Economic sentiment in CEE falls in November as recovery momentum splutters

Economic sentiment in CEE falls in November as recovery momentum splutters
Capital Economic's GDP-weighted measure for Central & Eastern Europe (CEE) fell sharply from 83.2 in October to 76.7 in November, though it remained comfortably above its trough of 58.8 in April.
By bne IntelliNews November 30, 2020

Capital Economics' economic sentiment indicator took a step down in November after a broad-based recovery since April across Central and Eastern Europe (CEE), the consultant said in a note on November 27.

Capital Economics says it now expects the recovery that has been driven by the easing of restrictions at the end of the summer to falter in the middle of this quarter.

“The headline ESIs fell in all of the ten economies that we cover. The biggest fall came in Poland (see Table 1) and the indicator also declined sharply in the Czech Republic, which is likely to reflect the tough lockdown measures imposed there. The Baltic States and Bulgaria escaped with only modest falls,” Bethany Beckett, an economist with Capital Economists, said in a note. “Our GDP-weighted measure for Central & Eastern Europe (CEE) fell sharply from 83.2 in October to 76.7 in November, though it remained comfortably above its trough of 58.8 in April. On past form, the ESI suggests that the recovery in regional GDP went into reverse in Q4.”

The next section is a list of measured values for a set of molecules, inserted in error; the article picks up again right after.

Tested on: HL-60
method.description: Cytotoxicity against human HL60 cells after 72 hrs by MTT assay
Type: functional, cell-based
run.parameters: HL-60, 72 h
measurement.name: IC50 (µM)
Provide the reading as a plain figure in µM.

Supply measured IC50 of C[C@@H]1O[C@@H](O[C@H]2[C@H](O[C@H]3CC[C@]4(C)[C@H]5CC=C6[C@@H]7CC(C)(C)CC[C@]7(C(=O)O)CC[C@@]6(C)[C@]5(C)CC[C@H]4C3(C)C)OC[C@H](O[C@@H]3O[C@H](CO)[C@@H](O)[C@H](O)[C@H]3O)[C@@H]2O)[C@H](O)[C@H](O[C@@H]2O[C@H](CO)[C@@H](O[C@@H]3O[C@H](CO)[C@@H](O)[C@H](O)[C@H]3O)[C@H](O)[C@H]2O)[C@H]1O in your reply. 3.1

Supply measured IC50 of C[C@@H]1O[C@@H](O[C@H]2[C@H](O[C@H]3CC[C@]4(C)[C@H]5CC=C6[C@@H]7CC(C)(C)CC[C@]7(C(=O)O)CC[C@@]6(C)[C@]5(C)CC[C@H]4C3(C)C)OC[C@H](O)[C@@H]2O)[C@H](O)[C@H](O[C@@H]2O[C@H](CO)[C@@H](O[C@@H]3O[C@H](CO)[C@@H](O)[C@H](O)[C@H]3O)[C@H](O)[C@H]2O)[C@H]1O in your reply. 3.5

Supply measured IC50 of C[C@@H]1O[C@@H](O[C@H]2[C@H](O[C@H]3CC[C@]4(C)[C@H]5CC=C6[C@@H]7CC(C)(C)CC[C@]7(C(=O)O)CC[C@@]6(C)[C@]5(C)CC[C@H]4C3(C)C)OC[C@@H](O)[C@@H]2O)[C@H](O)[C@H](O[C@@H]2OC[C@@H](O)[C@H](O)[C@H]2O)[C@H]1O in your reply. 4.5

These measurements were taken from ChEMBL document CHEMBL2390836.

The results of the ESI tally with those from the IHS Markit PMI index that showed services in particular in the region were slowing as the winter draws in.

“At first glance, the size of the falls appears to reflect the relative stringency of the virus containment measures imposed, with Slovakia, Poland and the Czech Republic suffering the sharpest declines in services sentiment. But it is noteworthy that sentiment also slumped by a similar extent in those countries that have so far avoided harsh restrictions on services sectors, including Romania and Hungary,” said Beckett.

The changes in the manufacturing ESI were more mixed, with the index improving in Slovakia and Estonia but deteriorating in Hungary, Czechia and Poland. In general, services have been more hurt than industry, according to Capital Economics.

The survey was concluded on November 20 and doesn't capture the latest round of restriction easing, which means the index results could be improved next month, says Capital Economics.

 

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